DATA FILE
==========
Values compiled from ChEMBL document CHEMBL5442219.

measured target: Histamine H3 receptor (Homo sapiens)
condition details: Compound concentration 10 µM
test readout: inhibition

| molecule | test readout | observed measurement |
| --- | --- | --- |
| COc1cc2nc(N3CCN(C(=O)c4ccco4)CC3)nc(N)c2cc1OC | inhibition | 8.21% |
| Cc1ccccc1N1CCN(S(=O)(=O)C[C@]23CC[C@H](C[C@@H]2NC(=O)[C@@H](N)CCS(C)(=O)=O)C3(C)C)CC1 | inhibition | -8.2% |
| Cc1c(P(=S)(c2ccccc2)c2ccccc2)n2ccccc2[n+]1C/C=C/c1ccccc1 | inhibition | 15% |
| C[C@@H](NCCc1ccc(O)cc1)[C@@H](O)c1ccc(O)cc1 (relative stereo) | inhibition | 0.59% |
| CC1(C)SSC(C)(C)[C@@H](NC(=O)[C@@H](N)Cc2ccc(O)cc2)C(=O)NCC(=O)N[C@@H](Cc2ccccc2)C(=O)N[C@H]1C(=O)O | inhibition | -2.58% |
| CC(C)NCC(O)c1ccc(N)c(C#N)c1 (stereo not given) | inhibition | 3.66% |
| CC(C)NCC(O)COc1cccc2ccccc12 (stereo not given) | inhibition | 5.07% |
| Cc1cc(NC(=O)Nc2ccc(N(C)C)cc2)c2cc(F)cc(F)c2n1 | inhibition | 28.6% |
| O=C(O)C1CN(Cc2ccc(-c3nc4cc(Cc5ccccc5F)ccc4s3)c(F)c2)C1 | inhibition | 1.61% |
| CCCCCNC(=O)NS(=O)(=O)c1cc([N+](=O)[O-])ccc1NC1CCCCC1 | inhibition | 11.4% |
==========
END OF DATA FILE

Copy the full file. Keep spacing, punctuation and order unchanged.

Values compiled from ChEMBL document CHEMBL5442219.

measured target: Histamine H3 receptor (Homo sapiens)
condition details: Compound concentration 10 µM
test readout: inhibition

| molecule | test readout | observed measurement |
| --- | --- | --- |
| COc1cc2nc(N3CCN(C(=O)c4ccco4)CC3)nc(N)c2cc1OC | inhibition | 8.21% |
| Cc1ccccc1N1CCN(S(=O)(=O)C[C@]23CC[C@H](C[C@@H]2NC(=O)[C@@H](N)CCS(C)(=O)=O)C3(C)C)CC1 | inhibition | -8.2% |
| Cc1c(P(=S)(c2ccccc2)c2ccccc2)n2ccccc2[n+]1C/C=C/c1ccccc1 | inhibition | 15% |
| C[C@@H](NCCc1ccc(O)cc1)[C@@H](O)c1ccc(O)cc1 (relative stereo) | inhibition | 0.59% |
| CC1(C)SSC(C)(C)[C@@H](NC(=O)[C@@H](N)Cc2ccc(O)cc2)C(=O)NCC(=O)N[C@@H](Cc2ccccc2)C(=O)N[C@H]1C(=O)O | inhibition | -2.58% |
| CC(C)NCC(O)c1ccc(N)c(C#N)c1 (stereo not given) | inhibition | 3.66% |
| CC(C)NCC(O)COc1cccc2ccccc12 (stereo not given) | inhibition | 5.07% |
| Cc1cc(NC(=O)Nc2ccc(N(C)C)cc2)c2cc(F)cc(F)c2n1 | inhibition | 28.6% |
| O=C(O)C1CN(Cc2ccc(-c3nc4cc(Cc5ccccc5F)ccc4s3)c(F)c2)C1 | inhibition | 1.61% |
| CCCCCNC(=O)NS(=O)(=O)c1cc([N+](=O)[O-])ccc1NC1CCCCC1 | inhibition | 11.4% |